A new campaign of COVID-19 booster shots began this morning at the Laugardalshöll stadium. Everyone eligible will receive an invitation to accept an additional shot of the vaccine. The unvaccinated are encouraged to attend a so-called “open house” on Thursdays and Fridays.

A sharp rise in infections

In the wake of a sharp increase in infections – and following tighter social restrictions announced Thursday – a new campaign of COVID-19 booster shots began this morning for residents of the capital area at Laugardalshöll (individuals who had received the Janssen vaccine were offered booster shots in August).

The campaign’s first phase will last for approximately four weeks, that is, starting today and lasting ca. until December 8. As noted in Iceland Review last week, the health authorities expect to administer up to 10,000 booster shots per day and hope to offer all those who have been fully vaccinated a booster shot by March.

Those eligible will receive an invitation

The mRNA Pfizer vaccine will be administered at Laugardalshöll between 10 am and 3 pm today, Tuesday, and Wednesday. Everyone eligible to receive booster shots will receive an invitation; however, those who received a second dose of the initial vaccine six months ago may also show up to Laugardalshöll to receive a booster. Those who were jabbed during the first round of vaccinations this spring, individuals sixty years or older, or those suffering from underlying conditions will be given priority. (No vaccines will be adminstered on Suðurlandsbraut 34 on those days that shots are given in Laugardalshöll.)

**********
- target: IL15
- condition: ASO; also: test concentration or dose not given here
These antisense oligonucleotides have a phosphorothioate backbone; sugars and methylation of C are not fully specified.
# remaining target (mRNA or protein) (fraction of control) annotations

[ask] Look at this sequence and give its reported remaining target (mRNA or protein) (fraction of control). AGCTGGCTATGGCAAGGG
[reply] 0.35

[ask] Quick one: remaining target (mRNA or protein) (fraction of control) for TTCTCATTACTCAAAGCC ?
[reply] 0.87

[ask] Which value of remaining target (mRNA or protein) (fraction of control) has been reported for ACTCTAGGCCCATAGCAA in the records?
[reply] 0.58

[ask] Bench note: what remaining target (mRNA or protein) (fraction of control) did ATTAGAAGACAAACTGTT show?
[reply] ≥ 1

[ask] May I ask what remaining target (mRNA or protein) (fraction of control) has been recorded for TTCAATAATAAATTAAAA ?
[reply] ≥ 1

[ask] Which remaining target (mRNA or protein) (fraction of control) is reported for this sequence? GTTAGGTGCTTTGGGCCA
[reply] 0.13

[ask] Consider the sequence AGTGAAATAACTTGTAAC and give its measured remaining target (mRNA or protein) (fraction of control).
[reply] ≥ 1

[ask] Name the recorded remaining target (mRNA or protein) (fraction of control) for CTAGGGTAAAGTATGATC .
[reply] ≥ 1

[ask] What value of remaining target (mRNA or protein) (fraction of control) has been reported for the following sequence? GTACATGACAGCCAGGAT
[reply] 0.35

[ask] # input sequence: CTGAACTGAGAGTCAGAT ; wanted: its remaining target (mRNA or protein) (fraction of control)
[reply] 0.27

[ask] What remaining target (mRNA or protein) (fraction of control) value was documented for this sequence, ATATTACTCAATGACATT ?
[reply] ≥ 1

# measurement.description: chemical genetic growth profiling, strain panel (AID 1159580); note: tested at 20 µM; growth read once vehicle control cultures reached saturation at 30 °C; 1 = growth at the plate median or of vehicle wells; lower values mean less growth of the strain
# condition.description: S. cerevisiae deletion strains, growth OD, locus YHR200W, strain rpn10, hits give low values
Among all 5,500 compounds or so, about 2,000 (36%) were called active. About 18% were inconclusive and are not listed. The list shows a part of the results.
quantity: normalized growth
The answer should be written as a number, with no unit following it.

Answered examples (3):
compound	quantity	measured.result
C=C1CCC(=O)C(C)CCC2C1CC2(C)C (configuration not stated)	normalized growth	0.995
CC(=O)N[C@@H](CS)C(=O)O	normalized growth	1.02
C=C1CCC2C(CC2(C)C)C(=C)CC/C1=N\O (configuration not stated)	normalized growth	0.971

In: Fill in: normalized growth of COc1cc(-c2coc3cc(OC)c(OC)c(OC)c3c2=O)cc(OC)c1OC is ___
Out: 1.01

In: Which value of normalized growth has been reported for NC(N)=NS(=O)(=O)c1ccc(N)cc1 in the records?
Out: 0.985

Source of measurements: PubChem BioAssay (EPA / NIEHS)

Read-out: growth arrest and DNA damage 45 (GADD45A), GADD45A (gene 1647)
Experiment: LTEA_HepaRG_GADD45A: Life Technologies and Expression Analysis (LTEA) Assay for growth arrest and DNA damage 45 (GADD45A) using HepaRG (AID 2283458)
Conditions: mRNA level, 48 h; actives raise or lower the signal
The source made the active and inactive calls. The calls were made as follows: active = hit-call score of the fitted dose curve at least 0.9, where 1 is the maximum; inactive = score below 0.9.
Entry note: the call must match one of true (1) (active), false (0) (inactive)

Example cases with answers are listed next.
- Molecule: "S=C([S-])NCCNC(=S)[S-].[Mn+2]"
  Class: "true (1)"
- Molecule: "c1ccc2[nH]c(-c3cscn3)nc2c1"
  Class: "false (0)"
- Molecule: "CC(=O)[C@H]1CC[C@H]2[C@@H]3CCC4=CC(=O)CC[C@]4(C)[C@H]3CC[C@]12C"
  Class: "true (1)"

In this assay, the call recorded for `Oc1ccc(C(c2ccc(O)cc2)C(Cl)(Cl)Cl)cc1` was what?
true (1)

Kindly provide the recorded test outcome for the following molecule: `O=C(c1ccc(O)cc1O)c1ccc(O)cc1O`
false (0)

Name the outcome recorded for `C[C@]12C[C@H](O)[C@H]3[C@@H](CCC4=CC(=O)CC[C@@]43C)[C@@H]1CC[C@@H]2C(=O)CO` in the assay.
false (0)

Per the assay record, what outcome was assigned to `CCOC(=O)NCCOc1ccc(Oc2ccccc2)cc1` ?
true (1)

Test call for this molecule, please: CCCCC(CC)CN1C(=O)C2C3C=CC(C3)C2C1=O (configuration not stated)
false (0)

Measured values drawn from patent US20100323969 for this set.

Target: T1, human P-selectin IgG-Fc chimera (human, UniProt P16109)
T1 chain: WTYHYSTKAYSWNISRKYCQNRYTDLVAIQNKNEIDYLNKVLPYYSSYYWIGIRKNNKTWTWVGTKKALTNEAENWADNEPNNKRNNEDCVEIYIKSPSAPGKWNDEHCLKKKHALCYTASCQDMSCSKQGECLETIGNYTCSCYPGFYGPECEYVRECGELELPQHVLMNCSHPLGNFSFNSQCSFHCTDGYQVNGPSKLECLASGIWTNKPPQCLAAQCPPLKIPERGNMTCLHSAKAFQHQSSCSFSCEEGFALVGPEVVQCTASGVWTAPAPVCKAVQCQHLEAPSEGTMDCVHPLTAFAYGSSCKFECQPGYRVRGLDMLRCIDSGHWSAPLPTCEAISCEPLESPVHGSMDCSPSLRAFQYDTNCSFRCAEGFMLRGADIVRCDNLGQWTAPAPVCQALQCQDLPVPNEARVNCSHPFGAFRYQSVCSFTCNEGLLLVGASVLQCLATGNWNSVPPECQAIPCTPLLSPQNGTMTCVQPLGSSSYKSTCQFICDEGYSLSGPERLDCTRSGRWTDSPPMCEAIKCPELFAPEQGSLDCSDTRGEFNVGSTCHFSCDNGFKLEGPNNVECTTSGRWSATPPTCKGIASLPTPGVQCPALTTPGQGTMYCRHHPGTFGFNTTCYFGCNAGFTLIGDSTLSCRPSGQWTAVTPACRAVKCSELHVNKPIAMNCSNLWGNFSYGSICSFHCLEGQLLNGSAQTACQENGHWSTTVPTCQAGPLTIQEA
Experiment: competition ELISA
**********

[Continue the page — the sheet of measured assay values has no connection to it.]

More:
According to the Capital Area Healthcare Centres’ website, six months must have elapsed between the second dose of the initial vaccine and a COVID-19 booster shot. Likewise, 14 days must have elapsed between influenza shots and booster shots. Those who have completed their initial round of vaccinations and have been infected with COVID-19 are to wait further instruction.

An open house for the unvaccinated on Thursday and Friday

Those who have yet to receive a COVID vaccination, or those who have yet to receive the second dose of the initial vaccine – or those who require a different type of vaccine – may show up at Laugardalshöll between 10 am and 3 pm on Thursdays and Fridays. The Pfizer mRNA vaccine will administered on both days. The AstraZeneca and Moderna will be offered on Thursdays and the Janssen vaccine on Fridays.